Checkpoint Inhibitor Pneumonitis: Mechanisms, Characteristics, Management Strategies, and Beyond

Research output: Contribution to journalReview articlepeer-review

4 Scopus citations


Purpose of Review: Checkpoint inhibitor pneumonitis (CIP) is a toxicity of immune checkpoint blockade (ICB) that can be highly morbid and at times fatal. Here, we review the proposed biologic mechanisms of CIP, epidemiology and risk factors for CIP development, diagnostic work-up and management strategies for CIP, and future directions of CIP research. Recent Findings: CIP incidence appears to be greater in real-world populations and may continue to rise as FDA approvals for ICB continue to expand to multiple malignancies. Multiple retrospective studies and case series have identified potential risk factors for CIP. Several society guidelines have helped to unify the classification of CIP severity and standardize treatment approaches but significant gaps remain, including formal validated diagnostic criteria for CIP. Summary: While significant strides have been made in enhancing the knowledge and management of CIP, ongoing research is needed to continue to advance our understanding of the biologic underpinnings of CIP, as well as optimize diagnostic and management strategies for this potentially devastating toxicity.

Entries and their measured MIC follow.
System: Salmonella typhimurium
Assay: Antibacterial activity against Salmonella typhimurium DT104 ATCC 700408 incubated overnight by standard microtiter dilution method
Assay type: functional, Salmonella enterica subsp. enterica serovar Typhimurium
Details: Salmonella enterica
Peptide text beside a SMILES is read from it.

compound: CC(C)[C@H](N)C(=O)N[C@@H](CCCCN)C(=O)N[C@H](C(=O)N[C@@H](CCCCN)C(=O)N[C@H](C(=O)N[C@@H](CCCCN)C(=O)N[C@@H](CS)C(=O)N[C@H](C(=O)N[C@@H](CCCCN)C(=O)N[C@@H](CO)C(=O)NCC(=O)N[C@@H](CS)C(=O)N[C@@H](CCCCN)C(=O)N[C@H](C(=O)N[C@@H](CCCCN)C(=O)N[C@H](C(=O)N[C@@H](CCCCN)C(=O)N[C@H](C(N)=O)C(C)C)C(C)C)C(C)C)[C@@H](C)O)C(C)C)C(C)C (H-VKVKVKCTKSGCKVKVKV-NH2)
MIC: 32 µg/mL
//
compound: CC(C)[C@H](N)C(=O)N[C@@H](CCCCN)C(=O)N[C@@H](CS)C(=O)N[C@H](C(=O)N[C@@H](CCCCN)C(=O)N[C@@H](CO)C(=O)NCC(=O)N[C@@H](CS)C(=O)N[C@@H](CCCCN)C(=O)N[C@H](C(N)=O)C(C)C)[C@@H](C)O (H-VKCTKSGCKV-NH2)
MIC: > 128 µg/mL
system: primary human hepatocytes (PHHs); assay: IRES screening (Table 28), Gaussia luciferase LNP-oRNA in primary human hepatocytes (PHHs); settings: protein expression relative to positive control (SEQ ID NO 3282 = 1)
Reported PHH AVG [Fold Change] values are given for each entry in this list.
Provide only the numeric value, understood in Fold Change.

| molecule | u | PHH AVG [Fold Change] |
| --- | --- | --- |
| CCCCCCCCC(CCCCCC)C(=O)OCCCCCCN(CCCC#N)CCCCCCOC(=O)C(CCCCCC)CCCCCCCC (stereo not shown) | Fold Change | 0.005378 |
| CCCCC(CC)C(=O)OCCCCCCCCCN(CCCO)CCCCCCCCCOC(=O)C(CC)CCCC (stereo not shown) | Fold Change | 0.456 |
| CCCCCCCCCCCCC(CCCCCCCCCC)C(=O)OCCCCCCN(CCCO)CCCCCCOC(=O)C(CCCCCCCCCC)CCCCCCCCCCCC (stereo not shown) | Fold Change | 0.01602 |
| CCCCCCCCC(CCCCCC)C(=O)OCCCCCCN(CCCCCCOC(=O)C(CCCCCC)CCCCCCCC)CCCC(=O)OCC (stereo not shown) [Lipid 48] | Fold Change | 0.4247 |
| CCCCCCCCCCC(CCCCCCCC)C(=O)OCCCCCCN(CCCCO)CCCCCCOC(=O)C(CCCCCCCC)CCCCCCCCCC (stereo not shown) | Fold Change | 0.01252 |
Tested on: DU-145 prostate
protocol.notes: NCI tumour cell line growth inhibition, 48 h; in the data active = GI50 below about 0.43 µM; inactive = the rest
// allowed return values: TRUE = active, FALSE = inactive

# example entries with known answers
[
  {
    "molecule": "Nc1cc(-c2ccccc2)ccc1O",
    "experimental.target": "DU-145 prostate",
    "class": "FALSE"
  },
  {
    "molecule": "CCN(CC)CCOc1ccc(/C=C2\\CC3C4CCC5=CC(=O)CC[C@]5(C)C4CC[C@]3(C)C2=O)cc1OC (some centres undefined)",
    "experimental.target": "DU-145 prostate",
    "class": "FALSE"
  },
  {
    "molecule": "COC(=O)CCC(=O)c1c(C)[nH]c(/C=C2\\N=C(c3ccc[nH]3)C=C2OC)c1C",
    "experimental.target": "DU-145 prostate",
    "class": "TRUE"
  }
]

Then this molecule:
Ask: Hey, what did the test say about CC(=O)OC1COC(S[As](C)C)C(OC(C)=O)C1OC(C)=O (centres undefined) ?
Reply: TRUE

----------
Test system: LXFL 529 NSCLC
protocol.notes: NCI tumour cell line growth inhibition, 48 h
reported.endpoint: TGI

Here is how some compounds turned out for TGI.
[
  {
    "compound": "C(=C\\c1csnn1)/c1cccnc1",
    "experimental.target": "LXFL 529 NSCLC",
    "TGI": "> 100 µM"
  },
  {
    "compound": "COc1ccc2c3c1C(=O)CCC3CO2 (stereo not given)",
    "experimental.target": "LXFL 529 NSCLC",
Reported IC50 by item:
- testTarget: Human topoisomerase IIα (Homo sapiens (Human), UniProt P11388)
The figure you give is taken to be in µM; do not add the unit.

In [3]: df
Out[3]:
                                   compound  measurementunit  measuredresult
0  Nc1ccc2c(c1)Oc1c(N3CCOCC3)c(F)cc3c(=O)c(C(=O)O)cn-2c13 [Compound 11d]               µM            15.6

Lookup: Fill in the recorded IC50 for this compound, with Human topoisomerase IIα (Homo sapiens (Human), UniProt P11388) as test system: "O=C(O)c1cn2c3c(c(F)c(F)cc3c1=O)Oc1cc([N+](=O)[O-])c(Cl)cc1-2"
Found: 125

Original languageEnglish (US)
Article number56
JournalCurrent oncology reports
Issue number6
StatePublished - Jun 1 2020


  • CTLA-4
  • Checkpoint blockade
  • Immune-related adverse events
  • Immunotherapy
  • PD-1
  • PD-L1
  • Pneumonitis

ASJC Scopus subject areas

  • Oncology


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